Imagine this scenario: Isaac is making dinner for his family when he sees his cat, Lucy, jump up on the kitchen counter. He yells, “Lucy no! Get down!” and reaches for a spray bottle. He sends a stream of water that hits her side. Lucy leaps off the counter and scurries into her covered bed in the living room.
Isaac got what he wanted: Lucy left the counter. But what really happened here?
The spray bottle is a form of punishment. Getting squirted with water was an unpleasant experience that made Lucy stop countersurfing. Punishment is often our go-to response to stop unwanted behaviors – from animals or other people – because it can appear to work really well in the moment. When Lucy jumped off the counter, Isaac saw the spray bottle worked and he will likely use it again.
Scolding a cat for pooping outside the litter box, swatting a cat away from scratching the couch, or bopping their nose when play gets too rough are all common punishments used with our companions.
On the surface, they may look like good solutions. But there are fallouts of punishment that can negatively affect the behavior of and relationship with our cats.
Punishment usually doesn’t work in the long run.
The spray bottle can stop a behavior in the moment, but do you think Lucy will try countersurfing again? You bet. Animals often do not connect the punishment with a behavior. Cats in particular simply become fearful when threatened and they don’t learn why they got punished.
What Lucy might learn is that she only gets sprayed when Isaac is in the kitchen. If Isaac is out of the house, she can be Queen of the Counter.
She may also continue countersurfing if she got what she wanted. If she was bored and wanted to interact with her favorite human, the counter is the perfect place to get his attention. He turned and talked to her! While we may think of shouting as a punishment, it could be the attention the cat was craving.
Punishment can lead to generalized fear, anxiety, or aggression.
Lucy may become fearful of anything in the context of getting sprayed. She may develop a fear of the kitchen in general, the rock music that happened to be playing on the radio, or standing on hard surfaces.
If Lucy doesn’t understand why she got sprayed, she could become withdrawn from her family and stay hidden under beds and in closets. This is a way to protect herself from unpredictable scary consequences: if I don’t move, I’m safe.
Fear can also lead to aggression. Imagine Isaac felt bad for spraying Lucy, so he tries to comfort her by pulling her out of the bed. Lucy hisses and bats Isaac’s hand away. In her fearful state, Lucy is protecting herself from perceived potential threats.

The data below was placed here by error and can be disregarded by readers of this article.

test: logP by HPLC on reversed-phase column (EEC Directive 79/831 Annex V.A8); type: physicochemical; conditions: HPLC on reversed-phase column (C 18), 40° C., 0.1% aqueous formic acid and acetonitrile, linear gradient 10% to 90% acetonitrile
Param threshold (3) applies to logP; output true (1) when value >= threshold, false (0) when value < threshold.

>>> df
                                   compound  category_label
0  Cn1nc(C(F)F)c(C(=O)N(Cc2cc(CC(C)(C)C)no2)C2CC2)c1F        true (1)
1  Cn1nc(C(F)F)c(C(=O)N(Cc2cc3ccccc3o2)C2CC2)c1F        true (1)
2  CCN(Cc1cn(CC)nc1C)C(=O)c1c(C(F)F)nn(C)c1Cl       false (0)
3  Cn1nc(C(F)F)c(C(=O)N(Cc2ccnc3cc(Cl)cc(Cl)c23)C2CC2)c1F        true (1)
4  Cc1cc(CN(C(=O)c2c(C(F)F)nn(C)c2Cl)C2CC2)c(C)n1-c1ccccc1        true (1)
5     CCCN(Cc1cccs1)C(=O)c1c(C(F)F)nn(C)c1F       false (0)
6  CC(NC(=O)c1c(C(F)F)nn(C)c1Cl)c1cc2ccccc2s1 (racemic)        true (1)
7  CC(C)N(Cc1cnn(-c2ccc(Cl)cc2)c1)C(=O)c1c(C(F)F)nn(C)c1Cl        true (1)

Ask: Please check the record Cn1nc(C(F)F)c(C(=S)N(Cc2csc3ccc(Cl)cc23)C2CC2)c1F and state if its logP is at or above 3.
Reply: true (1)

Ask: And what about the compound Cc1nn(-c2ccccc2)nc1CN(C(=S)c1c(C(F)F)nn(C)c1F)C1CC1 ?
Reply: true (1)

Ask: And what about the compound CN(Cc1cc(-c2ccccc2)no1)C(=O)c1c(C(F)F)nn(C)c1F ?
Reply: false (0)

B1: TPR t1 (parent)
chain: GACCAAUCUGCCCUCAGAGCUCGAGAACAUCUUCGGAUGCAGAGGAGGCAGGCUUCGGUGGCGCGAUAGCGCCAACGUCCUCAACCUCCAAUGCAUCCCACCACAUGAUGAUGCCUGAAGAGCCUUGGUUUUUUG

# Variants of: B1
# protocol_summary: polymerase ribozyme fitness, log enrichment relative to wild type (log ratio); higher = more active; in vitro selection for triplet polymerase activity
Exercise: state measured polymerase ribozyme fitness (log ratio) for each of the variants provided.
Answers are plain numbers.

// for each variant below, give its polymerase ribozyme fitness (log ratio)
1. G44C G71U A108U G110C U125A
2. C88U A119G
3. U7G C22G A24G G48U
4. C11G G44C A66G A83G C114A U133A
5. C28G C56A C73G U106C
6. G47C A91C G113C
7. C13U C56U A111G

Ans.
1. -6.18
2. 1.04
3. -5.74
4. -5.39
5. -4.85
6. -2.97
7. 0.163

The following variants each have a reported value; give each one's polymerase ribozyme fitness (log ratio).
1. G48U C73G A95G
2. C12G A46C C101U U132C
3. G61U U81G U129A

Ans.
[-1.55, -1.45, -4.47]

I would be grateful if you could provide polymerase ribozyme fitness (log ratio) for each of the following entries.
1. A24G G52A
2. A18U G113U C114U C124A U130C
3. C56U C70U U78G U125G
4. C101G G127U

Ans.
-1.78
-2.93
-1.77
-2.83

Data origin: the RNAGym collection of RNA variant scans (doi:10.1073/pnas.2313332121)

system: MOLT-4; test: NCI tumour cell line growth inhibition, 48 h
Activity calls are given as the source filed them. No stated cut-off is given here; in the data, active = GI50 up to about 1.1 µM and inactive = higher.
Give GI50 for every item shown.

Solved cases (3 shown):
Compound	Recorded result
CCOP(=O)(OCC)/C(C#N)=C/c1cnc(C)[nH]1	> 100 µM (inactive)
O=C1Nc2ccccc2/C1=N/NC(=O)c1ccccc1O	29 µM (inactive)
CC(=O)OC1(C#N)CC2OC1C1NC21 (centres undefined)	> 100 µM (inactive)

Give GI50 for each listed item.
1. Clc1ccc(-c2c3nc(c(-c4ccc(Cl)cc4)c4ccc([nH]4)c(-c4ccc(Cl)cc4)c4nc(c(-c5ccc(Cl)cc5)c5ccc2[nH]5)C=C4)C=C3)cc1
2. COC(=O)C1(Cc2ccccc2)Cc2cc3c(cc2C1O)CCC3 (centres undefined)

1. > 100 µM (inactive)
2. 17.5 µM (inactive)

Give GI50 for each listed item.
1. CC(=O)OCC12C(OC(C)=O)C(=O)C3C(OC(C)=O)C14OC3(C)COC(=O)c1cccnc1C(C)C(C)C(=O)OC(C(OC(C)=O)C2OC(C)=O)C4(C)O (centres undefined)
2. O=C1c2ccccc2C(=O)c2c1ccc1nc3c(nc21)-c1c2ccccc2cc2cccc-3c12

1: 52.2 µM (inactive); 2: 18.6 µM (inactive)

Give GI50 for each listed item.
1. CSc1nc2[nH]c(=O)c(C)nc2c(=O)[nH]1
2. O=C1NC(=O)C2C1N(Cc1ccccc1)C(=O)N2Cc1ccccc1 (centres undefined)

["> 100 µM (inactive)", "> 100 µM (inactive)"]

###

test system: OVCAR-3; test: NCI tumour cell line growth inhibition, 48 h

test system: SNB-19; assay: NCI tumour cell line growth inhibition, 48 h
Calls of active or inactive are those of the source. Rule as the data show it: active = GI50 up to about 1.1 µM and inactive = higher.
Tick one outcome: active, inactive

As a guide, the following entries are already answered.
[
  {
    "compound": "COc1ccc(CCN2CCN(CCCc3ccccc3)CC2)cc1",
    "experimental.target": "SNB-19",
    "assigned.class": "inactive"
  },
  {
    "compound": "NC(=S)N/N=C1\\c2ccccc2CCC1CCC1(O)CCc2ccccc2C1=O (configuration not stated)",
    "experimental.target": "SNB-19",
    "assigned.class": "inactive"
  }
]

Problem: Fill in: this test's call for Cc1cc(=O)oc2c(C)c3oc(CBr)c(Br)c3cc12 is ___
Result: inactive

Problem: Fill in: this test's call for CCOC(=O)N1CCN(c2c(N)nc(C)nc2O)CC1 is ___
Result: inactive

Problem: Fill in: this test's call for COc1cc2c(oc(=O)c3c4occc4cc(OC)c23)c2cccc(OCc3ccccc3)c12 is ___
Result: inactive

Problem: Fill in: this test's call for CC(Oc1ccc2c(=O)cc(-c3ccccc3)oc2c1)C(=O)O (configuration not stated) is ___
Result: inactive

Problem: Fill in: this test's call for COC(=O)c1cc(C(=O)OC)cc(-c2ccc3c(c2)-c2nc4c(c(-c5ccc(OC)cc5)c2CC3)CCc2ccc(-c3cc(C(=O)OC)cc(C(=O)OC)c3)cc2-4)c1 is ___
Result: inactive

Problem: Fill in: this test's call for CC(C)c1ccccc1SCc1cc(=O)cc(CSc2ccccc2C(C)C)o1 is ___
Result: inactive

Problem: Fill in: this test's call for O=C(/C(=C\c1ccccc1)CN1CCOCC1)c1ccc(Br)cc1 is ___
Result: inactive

Punishment can degrade our relationships.
What if Lucy learns that bad things happen when Isaac is around? Her fear may be generalized to the person that doled out the punishment. She flees when Isaac enters the room or bites when he tries to pet her.
Relationships with our pets – or other humans in our lives – are a sum of the positive and negative experiences we have together. Each negative interaction slowly (or not-so-slowly, depending on the severity) chips away at the trust they have with us. Too many bad experiences and they can start avoiding or fearing us.
You might know someone that is terribly unpleasant to be around and you have creative evasive maneuvers planned to avoid interacting with them. The same avoidance can happen with our cats.
Instead of punishment, set your cat up for success.
If punishment isn’t effective, what other tools can we use?
Fulfill your cat’s needs.
Every behavior happens for a reason. If you don’t like a behavior, think about how the cat can achieve the same outcome in an acceptable way.
If Lucy jumped on the counter because she wanted to be near Isaac and get attention, Isaac could plan a 10 minute play session with Lucy before starting dinner. He might move a cat tree or chair next to the counter so she can rest nearby in an appropriate spot while Isaac works.
If she was countersurfing for food tidbits, Isaac might feed her beforehand so she doesn’t feel hungry while the human food is out. He should be careful to wipe down the counter after every meal so Lucy doesn’t have any tempting crumbs to seek out.
Teach what you want them to do instead.
What should Lucy do instead of exploring the counter? If Isaac wants her to stay on the floor, he should make the floor really exciting – more exciting than the counter could ever be. He could place her food in a puzzle feeder to keep her busy or fill a ball with catnip for her to bat around.
Or maybe Isaac wants her to rest on a cat tree. Using positive reinforcement to reward this behavior, he would give Lucy treats or brief chin scratches when she sits on her perch throughout dinner preparations. Soon she’ll learn, if I stay here I’ll get good things!
Punishment may seem like a tempting solution to behavior problems, but the consequences can be unpredictable and sometimes severe. Instead, we want to have a conversation with our pets and tell them what they are doing right. This will lead to better relationships, fewer unwanted behaviors, and happier homes.
If you need help ditching the squirt bottle, reach out to a certified cat behavior consultant at Pawsitive Vibes Cat Behavior and Training.